Plants and Animals
Aristida tuberculosa Beach three-awned grass
Small tufted annual grass (30-70 cm) of dry sandy soil; spikelets with three awns, which are twisted together at the base to form a column (5-9 mm).
Status and Rank
State Status: E - Endangered (legally protected)
Global Rank: G5 - Secure
State Rank: S1 - Critically imperiled
|County||Number of Occurrences||Year Last Observed|
Information is summarized from MNFI's database of rare species and community occurrences. Data may not reflect true distribution since much of the state has not been thoroughly surveyed.
Known only from two collections in sandy barrens in southwestern Lower Michigan. Historically, it likely occurred in dry sand prairie or oak barrens landscapes.
For each species, lists of natural communities were derived from review of the nearly 6,500 element occurrences in the MNFI database, in addition to herbarium label data for some taxa. In most cases, at least one specimen record exists for each listed natural community. For certain taxa, especially poorly collected or extirpated species of prairie and savanna habitats, natural community lists were derived from inferences from collection sites and habitat preferences in immediately adjacent states (particularly Indiana and Illinois). Natural communities are not listed for those species documented only from altered or ruderal habitats in Michigan, especially for taxa that occur in a variety of habitats outside of the state.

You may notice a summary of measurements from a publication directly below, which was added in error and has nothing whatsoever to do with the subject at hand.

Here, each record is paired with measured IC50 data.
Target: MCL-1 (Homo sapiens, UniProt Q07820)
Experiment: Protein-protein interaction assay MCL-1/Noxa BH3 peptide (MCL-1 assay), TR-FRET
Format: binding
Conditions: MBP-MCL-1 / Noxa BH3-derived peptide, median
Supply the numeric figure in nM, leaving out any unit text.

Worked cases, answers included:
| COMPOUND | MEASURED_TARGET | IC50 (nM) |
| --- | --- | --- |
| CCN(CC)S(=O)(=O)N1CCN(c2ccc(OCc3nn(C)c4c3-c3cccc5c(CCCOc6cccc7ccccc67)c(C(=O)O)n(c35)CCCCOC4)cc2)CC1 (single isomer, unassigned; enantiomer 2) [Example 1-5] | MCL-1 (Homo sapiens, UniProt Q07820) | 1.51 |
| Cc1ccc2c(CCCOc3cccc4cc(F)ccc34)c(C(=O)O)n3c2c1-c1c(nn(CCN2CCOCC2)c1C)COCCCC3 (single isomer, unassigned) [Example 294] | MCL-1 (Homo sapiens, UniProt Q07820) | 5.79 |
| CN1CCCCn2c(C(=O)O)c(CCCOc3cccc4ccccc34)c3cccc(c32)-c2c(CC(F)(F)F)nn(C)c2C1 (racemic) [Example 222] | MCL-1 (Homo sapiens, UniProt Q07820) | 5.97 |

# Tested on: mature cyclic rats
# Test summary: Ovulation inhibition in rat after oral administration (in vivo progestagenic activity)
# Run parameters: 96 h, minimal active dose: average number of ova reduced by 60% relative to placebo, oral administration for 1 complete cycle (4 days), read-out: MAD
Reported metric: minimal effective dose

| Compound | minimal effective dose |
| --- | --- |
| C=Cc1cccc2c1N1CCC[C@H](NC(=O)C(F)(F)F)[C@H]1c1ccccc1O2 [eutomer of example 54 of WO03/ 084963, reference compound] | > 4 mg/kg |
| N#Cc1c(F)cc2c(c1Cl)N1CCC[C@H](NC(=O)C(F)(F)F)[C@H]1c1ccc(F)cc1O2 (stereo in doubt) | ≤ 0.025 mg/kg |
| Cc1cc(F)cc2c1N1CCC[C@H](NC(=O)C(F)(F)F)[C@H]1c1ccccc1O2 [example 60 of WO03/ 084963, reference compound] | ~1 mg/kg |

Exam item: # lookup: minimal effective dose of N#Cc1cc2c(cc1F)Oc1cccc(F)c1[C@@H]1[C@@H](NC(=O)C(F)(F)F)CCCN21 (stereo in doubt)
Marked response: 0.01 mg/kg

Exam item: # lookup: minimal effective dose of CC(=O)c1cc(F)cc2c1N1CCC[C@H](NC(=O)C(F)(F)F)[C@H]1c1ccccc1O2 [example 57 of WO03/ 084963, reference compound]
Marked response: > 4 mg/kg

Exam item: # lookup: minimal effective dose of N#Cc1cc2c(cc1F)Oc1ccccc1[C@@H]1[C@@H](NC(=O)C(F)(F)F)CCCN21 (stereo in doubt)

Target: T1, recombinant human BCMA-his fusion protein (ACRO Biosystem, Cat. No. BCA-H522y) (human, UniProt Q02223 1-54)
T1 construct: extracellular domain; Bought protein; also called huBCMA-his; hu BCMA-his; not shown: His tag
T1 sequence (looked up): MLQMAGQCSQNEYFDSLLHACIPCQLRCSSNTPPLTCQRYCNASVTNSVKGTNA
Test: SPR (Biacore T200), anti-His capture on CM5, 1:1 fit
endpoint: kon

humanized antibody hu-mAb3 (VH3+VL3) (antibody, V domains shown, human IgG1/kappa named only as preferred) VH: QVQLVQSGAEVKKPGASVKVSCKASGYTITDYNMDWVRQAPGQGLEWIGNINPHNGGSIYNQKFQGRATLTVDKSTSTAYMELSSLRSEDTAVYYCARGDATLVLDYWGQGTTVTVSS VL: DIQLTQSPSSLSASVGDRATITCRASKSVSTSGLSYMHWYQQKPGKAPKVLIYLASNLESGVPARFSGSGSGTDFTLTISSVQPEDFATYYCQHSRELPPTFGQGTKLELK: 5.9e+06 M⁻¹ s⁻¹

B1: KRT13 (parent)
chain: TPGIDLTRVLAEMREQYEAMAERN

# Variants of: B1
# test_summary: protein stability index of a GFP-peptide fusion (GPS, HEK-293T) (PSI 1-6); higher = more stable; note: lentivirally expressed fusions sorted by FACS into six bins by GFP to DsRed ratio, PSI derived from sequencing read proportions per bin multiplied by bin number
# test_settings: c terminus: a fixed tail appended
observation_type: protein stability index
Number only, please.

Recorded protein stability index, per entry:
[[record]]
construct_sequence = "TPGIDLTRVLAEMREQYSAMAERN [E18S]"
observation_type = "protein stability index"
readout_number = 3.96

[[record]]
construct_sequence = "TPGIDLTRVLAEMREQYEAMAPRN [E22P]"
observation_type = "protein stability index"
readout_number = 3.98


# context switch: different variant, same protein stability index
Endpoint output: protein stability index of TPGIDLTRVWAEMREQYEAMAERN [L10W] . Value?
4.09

Natural communities are not listed in order of frequency of occurrence, but are rather derived from the full set of natural communities, organized by Ecological Group. In many cases, the general habitat descriptions should provide greater clarity and direction to the surveyor. In future versions of the Rare Species Explorer, we hope to incorporate natural community fidelity ranks for each taxon.
Sassafras, hairy pinweed, Indian grass, horsemint, flowering spurge, sunflower, black oak, and old field goldenrod.
Requires early successional or open habitat and local disturbance. Fire may also be important in maintaining habitat.
Random meander search covers areas that appear likely to have rare taxa, based on habitat and the judgement of the investigator.
Survey Period: From fourth week of August to fourth week of October
- Survey Method Comment:
- Recognizable as long as spikelets persist
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- Holmgren, N.H. 1998. Illustrated Companion to Gleason and Cronquist's Manual. Illustrations of the vascular plants of Northeastern United States and adjacent Canada. New York Botanical Garden, Bronx. 937pp.
- Voss, E. G. 1972. Michigan Flora. Part I. Gymnosperms and Monocots. Bulletin of the Cranbrook Institute of Science and University of Michigan Herbarium. 488pp.